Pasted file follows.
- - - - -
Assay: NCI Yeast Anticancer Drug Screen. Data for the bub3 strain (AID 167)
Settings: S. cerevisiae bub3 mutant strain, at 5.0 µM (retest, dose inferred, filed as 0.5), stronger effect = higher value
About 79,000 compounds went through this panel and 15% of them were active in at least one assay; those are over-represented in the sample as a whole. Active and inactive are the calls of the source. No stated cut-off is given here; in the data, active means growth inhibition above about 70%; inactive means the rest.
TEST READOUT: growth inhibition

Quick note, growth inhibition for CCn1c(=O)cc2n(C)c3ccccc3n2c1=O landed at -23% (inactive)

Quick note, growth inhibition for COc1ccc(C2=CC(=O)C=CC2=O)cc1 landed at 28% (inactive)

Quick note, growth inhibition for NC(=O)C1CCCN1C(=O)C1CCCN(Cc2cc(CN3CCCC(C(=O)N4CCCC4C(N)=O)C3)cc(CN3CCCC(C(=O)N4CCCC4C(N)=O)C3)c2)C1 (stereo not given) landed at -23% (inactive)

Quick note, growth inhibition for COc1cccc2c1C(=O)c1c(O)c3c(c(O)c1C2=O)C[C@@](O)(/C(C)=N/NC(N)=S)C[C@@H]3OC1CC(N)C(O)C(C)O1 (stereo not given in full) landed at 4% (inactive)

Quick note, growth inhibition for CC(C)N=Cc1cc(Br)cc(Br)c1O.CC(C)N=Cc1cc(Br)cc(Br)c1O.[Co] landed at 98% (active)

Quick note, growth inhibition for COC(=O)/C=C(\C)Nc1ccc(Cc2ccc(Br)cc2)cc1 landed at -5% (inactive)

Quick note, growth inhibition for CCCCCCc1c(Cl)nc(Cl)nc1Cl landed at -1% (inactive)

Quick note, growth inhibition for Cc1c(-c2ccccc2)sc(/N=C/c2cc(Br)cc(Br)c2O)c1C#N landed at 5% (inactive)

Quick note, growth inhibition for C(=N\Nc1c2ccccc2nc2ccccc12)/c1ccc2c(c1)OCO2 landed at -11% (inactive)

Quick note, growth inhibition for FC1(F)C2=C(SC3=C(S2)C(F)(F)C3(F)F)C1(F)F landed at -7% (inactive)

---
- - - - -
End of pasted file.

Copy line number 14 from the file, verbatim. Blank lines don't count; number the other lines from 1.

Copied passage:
Quick note, growth inhibition for FC1(F)C2=C(SC3=C(S2)C(F)(F)C3(F)F)C1(F)F landed at -7% (inactive)